Friday, December 12, 2008

A Brief Guide to Obama's Site

The incoming Obama administration's website is taking advantage of a number of standard Internet tools, using them for the first time in such a high-profile way to give citizens a sense that they are participating in the structure of the new administration. I say "give citizens a sense" because it remains to be seen how the citizen feedback will be used and what impact us "ordinary folks" will have on the new administration's policies and procedures.

Here are the tools that strike me as particularly worth talking about:

1. Most of the site ("except where otherwise noted") is published under a Creative Commons Attribution 3.0 License, which permits users to share and adapt the material provided they attribute it to This is probably the highest-profile use of a Creative Commons license to date.

2. A periodically-active "Open for Questions" tool allows individuals to post questions that they would like the transition team to answer. Users can vote on submitted questions, in a Digg-like fashion, a feature that racked up more than 600,000 votes in OfQs first round. The team has promised to respond to some of the "most popular" questions.

The OfQ tool also allows users to "Flag as inappropriate" any question, presumably relying on people's common sense to flag profane or off-topic issues. It appears, however, that the tool was also used to bury questions that were merely "uncomfortable," in particular those that included the name "Blagojevich." It will be interesting to see whether the next iteration of OfQ modifies the "flag" feature.

3. "Your Seat at the Table" promises to publish all materials submitted to the transition team by interested third parties (read "special-interest groups"), which in addition to opening up the lobbying process a bit has probably resulted in a drastic reduction in the volume of written material submitted to this transition team versus what was submitted to previous transition teams. Meetings between interest groups and the transition team are also noted. At the time of this blog entry, the list of submissions runs 22 screen-pages.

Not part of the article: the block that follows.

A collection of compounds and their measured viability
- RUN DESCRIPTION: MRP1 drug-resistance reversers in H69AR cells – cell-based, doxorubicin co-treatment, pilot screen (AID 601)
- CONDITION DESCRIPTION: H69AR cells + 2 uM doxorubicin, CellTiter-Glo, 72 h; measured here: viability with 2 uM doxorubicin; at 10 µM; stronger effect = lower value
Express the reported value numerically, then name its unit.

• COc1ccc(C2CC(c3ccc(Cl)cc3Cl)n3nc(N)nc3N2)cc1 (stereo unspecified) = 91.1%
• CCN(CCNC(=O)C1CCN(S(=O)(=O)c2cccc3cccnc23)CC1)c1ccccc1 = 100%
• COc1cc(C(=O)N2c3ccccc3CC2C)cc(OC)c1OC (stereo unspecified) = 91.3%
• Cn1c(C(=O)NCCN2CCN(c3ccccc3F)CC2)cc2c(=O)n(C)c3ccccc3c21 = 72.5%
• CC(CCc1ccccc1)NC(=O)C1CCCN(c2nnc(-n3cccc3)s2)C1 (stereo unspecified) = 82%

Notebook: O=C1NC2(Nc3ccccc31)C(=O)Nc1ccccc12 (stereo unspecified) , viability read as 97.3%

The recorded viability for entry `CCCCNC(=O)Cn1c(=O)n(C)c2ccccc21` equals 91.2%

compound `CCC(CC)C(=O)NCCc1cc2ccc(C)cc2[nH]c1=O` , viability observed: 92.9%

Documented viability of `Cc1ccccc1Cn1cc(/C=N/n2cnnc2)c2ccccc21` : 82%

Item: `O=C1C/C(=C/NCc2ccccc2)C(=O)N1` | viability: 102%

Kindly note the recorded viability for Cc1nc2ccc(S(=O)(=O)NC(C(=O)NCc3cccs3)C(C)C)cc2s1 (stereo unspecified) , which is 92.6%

Users can both comment on submissions and submit their own documents to be considered in connection with each submission. The entries are searchable, which is helpful given that they appear to be organized chronologically.

4. "Join the Discussion" periodically posts short videos that describe issues, then encourages users to comment. A recent discussion topic was "How is the current economic crisis affecting you?" After comments are received (3,572 in this case) the topic is closed, and the transition team responds.

5. Health care has been identified as an issue of particular concern, because gives individuals an opportunity to sign up to host local discussions on health care issues between December 15 and 30. The selected moderators will receive a "a special moderator kit that will give you everything you need to get the discussion going. And Senator Tom Daschle, the leader of the Transition's Health Policy Team, will even choose some discussions to attend in person."

The site also has the usual sort of pages: a blog, a pressroom, an agenda page, a page that encourages people to share their stories and hopes, and a lot more.

The Internet makes this the easiest time in history for individuals to connect with their leaders. It's great to see the new leadership team taking advantage of these tools. The risk, of course, is that peoples' already-high expectations will be heightened even further by this process, and there will be an unpleasant backlash when compromises have to be made for the sake of politics.

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